Obama aide: White House classified computer system secure

Deputy National Security Adviser Ben Rhodes declines to answers questions following a television interview with CNN in the Brady Press Briefing Room of the White House in Washington, Tuesday, April 7, 2015. A top aide to President Barack Obama says the White House’s classified computer systems are secure while acknowledging vulnerabilities in its unclassified system. The comments come in response to a CNN report Tuesday that Russian hackers got access to sensitive White House information such as the president's private schedule. Rhodes would not confirm CNN’s report that sensitive information was accessed or comment on where the threat originated. (AP Photo/Pablo Martinez Monsivais)
Deputy National Security Adviser Ben Rhodes declines to answers questions following a television interview with CNN in the Brady Press Briefing Room of the White House in Washington, Tuesday, April 7, 2015. A top aide to President Barack Obama says the White House’s classified computer systems are secure while acknowledging vulnerabilities in its unclassified system. The comments come in response to a CNN report Tuesday that Russian hackers got access to sensitive White House information such as the president's private schedule. Rhodes would not confirm CNN’s report that sensitive information was accessed or comment on where the threat originated. (AP Photo/Pablo Martinez Monsivais)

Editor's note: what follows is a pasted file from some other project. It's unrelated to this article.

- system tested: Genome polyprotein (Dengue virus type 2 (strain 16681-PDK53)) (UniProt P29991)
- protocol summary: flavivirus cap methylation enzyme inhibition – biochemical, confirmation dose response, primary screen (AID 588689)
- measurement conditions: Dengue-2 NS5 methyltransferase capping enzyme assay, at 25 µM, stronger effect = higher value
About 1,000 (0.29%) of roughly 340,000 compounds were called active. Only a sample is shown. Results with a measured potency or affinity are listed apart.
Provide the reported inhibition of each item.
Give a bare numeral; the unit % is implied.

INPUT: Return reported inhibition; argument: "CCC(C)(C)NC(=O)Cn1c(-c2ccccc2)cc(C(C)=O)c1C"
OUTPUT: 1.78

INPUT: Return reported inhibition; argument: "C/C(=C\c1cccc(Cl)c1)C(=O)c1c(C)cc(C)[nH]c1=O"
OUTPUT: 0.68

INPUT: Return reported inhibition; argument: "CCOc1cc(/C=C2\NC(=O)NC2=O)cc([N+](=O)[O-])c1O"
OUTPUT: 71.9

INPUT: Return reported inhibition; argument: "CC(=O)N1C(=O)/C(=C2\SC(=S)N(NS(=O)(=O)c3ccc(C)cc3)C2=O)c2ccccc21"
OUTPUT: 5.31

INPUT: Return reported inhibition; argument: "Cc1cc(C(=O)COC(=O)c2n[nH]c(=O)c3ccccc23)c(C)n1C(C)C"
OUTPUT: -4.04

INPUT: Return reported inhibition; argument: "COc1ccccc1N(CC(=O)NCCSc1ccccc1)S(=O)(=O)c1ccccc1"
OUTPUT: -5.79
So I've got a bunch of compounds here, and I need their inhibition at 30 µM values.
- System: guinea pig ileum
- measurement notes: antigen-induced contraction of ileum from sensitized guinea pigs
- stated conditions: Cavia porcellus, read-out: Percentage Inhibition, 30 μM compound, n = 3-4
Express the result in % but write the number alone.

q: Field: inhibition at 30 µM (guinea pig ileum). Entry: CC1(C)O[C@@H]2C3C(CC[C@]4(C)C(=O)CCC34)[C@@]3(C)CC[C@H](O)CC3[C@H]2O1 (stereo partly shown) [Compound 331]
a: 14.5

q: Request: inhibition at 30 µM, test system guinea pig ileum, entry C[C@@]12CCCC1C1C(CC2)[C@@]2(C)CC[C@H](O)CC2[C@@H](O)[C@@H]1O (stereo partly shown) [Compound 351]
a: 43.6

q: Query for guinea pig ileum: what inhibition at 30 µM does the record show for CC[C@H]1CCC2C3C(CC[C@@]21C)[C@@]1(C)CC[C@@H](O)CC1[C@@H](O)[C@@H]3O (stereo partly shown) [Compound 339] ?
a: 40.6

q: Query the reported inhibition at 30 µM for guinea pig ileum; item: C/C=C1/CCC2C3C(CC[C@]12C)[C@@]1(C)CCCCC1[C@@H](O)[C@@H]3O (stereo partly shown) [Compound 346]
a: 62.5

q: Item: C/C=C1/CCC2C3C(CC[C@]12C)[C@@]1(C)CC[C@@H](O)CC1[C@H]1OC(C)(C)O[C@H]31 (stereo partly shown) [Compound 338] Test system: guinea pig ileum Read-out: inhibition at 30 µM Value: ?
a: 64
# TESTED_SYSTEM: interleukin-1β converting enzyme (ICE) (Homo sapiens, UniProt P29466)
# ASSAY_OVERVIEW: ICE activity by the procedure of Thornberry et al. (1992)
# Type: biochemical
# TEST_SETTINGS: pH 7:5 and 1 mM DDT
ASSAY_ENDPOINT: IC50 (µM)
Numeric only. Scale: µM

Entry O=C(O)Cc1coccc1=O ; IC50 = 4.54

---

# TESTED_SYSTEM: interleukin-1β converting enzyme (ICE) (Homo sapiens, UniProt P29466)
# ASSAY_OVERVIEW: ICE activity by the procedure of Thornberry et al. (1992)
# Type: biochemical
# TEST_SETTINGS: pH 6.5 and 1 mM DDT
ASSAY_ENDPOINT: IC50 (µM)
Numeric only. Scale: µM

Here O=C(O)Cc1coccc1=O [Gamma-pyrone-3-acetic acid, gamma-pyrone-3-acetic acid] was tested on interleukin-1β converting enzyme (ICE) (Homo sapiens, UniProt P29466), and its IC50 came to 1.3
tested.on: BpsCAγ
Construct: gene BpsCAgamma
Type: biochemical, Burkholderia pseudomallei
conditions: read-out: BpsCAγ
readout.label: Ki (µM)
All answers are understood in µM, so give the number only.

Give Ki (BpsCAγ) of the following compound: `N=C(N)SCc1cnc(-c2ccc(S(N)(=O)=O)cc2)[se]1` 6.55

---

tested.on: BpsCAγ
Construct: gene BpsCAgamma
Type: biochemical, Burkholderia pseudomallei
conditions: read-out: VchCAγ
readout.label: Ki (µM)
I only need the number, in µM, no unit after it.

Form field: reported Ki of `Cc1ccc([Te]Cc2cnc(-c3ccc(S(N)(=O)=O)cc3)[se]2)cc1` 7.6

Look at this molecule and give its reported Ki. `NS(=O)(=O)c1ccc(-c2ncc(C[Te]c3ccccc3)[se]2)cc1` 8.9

WASHINGTON (AP) – A top aide to President Barack Obama said Tuesday that the White House’s classified computer systems are secure while acknowledging vulnerabilities in its unclassified system.

Obama adviser Ben Rhodes made the remarks in response to a CNN report that Russian hackers got access to sensitive White House information such as the president’s private schedule.

The White House acknowledged in October that it had detected suspicious activity on its unclassified network while assessing possible cyberthreats.

Rhodes would not confirm CNN’s report that sensitive information was accessed or comment on where the threat originated.

But he said, “There’s always vulnerability.” Rhodes said that’s why the White House operates a separate, secure system for classified data.

He said the White House takes regular actions to prevent intrusions on its unclassified network, “but we’re frankly told to act as if we need not put information that’s sensitive on that system.”

(Copyright 2015 The Associated Press. All rights reserved. This material may not be published, broadcast, rewritten or redistributed.)


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